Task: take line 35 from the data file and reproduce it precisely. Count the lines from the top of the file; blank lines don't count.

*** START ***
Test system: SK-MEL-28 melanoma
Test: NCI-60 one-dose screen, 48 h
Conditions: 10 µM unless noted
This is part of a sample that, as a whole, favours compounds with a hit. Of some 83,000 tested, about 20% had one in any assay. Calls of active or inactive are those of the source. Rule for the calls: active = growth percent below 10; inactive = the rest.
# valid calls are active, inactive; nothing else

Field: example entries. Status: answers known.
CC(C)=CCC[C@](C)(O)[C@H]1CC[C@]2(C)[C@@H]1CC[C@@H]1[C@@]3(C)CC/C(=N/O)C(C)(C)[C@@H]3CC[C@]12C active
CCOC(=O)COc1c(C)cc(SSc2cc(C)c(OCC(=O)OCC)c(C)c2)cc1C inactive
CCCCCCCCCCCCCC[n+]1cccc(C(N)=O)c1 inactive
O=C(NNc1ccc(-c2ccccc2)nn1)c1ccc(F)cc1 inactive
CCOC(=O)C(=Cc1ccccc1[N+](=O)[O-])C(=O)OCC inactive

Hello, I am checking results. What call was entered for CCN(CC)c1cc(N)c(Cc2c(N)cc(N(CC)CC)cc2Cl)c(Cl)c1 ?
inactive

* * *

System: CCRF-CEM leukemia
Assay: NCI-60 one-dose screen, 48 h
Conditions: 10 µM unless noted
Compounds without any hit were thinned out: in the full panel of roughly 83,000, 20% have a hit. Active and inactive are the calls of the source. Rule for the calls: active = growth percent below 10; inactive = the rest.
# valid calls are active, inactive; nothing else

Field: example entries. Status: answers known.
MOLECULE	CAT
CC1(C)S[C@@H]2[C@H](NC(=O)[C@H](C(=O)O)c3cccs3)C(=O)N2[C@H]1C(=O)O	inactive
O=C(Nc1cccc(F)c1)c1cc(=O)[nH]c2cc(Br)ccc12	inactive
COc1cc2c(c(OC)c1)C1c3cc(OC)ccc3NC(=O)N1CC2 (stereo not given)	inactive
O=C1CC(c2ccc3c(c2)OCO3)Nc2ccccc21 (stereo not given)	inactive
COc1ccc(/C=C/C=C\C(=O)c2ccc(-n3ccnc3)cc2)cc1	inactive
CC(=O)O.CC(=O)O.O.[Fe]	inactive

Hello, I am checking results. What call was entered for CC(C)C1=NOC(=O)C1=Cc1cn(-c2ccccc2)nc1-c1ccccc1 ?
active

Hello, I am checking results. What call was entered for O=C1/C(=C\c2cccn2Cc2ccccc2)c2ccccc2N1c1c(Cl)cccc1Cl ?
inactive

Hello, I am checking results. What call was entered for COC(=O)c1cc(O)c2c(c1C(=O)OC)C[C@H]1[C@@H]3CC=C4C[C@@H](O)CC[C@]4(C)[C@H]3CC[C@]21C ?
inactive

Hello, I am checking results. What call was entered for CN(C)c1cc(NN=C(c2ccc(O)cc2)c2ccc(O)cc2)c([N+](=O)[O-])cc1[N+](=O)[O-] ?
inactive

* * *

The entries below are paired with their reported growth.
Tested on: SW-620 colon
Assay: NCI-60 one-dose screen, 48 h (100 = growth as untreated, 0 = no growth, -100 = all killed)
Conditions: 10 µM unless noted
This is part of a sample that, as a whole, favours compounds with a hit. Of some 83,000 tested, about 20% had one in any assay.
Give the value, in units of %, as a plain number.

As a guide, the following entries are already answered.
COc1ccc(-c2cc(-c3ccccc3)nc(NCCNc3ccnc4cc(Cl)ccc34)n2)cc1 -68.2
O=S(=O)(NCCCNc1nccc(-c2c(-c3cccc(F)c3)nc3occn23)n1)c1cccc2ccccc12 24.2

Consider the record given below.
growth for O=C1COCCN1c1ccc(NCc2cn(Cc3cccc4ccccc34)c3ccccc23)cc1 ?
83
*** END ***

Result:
inactive